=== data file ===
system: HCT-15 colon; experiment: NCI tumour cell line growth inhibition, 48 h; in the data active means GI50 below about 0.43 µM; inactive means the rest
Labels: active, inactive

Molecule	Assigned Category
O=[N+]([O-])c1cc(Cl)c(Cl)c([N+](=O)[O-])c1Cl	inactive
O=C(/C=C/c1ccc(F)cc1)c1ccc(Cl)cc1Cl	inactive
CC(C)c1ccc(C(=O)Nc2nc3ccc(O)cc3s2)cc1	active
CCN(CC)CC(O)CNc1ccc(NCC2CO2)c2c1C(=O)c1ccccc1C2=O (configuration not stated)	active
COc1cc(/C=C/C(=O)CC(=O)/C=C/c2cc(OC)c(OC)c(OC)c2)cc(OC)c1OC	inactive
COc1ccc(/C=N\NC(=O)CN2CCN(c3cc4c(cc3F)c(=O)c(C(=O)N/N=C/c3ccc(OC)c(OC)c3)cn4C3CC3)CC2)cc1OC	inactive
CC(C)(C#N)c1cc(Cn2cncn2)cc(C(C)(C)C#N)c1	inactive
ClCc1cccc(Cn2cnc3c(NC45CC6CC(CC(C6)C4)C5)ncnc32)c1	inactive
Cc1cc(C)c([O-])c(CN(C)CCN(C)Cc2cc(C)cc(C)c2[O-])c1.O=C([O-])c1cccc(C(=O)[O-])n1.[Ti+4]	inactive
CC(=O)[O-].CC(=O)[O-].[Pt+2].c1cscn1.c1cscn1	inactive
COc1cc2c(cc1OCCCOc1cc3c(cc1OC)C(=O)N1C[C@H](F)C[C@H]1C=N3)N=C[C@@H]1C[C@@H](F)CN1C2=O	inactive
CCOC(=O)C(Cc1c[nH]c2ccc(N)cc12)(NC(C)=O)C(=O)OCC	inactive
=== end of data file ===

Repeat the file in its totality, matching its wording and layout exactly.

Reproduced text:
system: HCT-15 colon; experiment: NCI tumour cell line growth inhibition, 48 h; in the data active means GI50 below about 0.43 µM; inactive means the rest
Labels: active, inactive

Molecule	Assigned Category
O=[N+]([O-])c1cc(Cl)c(Cl)c([N+](=O)[O-])c1Cl	inactive
O=C(/C=C/c1ccc(F)cc1)c1ccc(Cl)cc1Cl	inactive
CC(C)c1ccc(C(=O)Nc2nc3ccc(O)cc3s2)cc1	active
CCN(CC)CC(O)CNc1ccc(NCC2CO2)c2c1C(=O)c1ccccc1C2=O (configuration not stated)	active
COc1cc(/C=C/C(=O)CC(=O)/C=C/c2cc(OC)c(OC)c(OC)c2)cc(OC)c1OC	inactive
COc1ccc(/C=N\NC(=O)CN2CCN(c3cc4c(cc3F)c(=O)c(C(=O)N/N=C/c3ccc(OC)c(OC)c3)cn4C3CC3)CC2)cc1OC	inactive
CC(C)(C#N)c1cc(Cn2cncn2)cc(C(C)(C)C#N)c1	inactive
ClCc1cccc(Cn2cnc3c(NC45CC6CC(CC(C6)C4)C5)ncnc32)c1	inactive
Cc1cc(C)c([O-])c(CN(C)CCN(C)Cc2cc(C)cc(C)c2[O-])c1.O=C([O-])c1cccc(C(=O)[O-])n1.[Ti+4]	inactive
CC(=O)[O-].CC(=O)[O-].[Pt+2].c1cscn1.c1cscn1	inactive
COc1cc2c(cc1OCCCOc1cc3c(cc1OC)C(=O)N1C[C@H](F)C[C@H]1C=N3)N=C[C@@H]1C[C@@H](F)CN1C2=O	inactive
CCOC(=O)C(Cc1c[nH]c2ccc(N)cc12)(NC(C)=O)C(=O)OCC	inactive